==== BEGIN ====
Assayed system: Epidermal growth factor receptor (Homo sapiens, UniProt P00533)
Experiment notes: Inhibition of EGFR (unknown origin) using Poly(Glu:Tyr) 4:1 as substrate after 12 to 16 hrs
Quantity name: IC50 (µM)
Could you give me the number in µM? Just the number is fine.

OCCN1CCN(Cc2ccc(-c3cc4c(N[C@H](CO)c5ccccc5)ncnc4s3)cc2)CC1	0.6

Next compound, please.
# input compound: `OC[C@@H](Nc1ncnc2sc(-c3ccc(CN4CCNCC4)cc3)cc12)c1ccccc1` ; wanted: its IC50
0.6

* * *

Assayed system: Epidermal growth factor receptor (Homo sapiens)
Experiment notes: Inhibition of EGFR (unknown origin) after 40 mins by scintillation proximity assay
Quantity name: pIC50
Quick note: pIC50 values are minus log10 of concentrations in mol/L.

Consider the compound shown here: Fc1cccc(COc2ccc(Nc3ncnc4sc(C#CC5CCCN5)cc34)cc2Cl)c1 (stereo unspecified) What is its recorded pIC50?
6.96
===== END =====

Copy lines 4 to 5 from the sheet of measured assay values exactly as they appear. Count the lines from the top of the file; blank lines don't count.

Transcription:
Could you give me the number in µM? Just the number is fine.

OCCN1CCN(Cc2ccc(-c3cc4c(N[C@H](CO)c5ccccc5)ncnc4s3)cc2)CC1	0.6